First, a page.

Alberto Ríos, a recent finalist for the National Book Award, is the author of ten books and chapbooks of poetry, including The Theater of Night—winner of the 2007 PEN/Beyond Margins Award—three collections of short stories, and a memoir about growing up on the border, Capirotada. Ríos is the recipient of numerous awards,
and his work is included in over 200 national and international literary anthologies. His next book, The Dangerous Shirt, is forthcoming. His work is regularly taught and translated, and has been adapted to dance and both classical and popular music. Ríos is a Regents’ Professor and the Katharine C. Turner Chair in English at Arizona State University.
One Thursday Afternoon: Magdalena, Sonora, 1939
Baltazár went to the market and came home with a parrot.
Thursdays in this town were always just so:
What should have been four big potatoes and some white cheese
Came home in a cage filled with green feathers and two wings.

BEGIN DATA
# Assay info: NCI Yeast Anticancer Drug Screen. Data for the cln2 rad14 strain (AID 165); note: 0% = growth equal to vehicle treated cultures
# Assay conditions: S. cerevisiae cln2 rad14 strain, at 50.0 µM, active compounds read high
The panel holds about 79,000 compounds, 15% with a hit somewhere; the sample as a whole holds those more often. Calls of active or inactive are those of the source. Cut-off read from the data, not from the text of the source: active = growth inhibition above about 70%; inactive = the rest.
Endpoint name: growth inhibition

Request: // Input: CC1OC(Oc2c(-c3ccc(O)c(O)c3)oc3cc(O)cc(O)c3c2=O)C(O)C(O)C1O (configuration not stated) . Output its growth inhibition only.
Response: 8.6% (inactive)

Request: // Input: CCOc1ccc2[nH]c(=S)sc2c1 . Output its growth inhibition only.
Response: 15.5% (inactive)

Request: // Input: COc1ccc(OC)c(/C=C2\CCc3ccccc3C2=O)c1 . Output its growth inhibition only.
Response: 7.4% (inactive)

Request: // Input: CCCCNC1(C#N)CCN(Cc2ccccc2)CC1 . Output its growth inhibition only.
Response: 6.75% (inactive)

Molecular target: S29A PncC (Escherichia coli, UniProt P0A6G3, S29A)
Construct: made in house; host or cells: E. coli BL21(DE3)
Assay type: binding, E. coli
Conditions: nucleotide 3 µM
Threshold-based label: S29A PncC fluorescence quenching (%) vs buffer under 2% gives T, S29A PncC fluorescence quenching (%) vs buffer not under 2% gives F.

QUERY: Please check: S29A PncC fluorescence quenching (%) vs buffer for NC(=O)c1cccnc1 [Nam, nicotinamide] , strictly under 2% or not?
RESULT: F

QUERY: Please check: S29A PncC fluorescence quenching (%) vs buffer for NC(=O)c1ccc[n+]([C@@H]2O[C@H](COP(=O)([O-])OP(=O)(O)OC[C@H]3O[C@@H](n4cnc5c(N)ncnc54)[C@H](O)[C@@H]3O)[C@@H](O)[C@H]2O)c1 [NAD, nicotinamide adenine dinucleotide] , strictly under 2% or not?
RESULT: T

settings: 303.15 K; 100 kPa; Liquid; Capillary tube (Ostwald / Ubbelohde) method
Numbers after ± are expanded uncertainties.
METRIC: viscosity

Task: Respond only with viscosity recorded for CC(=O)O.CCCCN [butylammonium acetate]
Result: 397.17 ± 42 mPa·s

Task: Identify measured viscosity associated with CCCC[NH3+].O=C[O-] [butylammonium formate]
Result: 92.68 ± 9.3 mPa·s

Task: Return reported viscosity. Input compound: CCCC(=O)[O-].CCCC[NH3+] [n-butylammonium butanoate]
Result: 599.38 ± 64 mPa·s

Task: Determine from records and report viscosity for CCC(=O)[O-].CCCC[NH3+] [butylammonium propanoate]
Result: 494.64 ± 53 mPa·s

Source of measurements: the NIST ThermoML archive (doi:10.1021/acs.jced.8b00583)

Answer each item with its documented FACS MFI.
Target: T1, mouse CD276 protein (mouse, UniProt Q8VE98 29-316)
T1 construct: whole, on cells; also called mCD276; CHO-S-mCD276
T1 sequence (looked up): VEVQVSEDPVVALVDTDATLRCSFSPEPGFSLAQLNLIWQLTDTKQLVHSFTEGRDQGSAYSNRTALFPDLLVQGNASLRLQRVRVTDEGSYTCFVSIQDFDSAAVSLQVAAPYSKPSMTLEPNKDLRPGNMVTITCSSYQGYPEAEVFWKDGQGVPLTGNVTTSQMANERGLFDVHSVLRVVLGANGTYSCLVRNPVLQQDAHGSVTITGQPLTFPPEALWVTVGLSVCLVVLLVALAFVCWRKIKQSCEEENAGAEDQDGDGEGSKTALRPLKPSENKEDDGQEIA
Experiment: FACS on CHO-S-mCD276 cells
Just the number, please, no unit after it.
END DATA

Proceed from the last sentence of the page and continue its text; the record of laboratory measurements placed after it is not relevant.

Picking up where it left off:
The mathematics of exchange in this world, the stomach or the heart—
Which of these, how much of one for the other,
Friday would have to sort out. On a Thursday afternoon
The world sang or was sung, a full dinner coming through the air.
Regarding the world beyond the market and this place,
Baltazár knew little, save the few words and the several pictures
In the open books and newspapers he had seen, their pages more
Wings than words, Baltazár laughing at their attempts to fly in the wind,
Their efforts to get themselves into the sky, to follow the birds,
This flutter stronger than anything the happy family parrot tried to do.
Stories came as well like distant birdsong through the radio. All this.
But this, too: The horizon and the desert and the stars at night.
I have listened for what makes no sound,
Trying not to mistake it for silence.
This quiet is equal to and greater than
Anything I have heard made of noise.
Nothing explodes just as easily in its moment,
Saying zero where so much is expected,
Offering nothing even as we have waited
So much so hard so long for something.
Listen, if you can. Nothing makes no sound, so much.
It is long in its making where noise is fast,
Slow in its intensity.
I have worked all my life to hear it
As one might listen in the dark for a wolf.
Every sound is not a wolf, but one.
Dreaded, dreaded, I have listened
Hoping not to hear what will not be heard.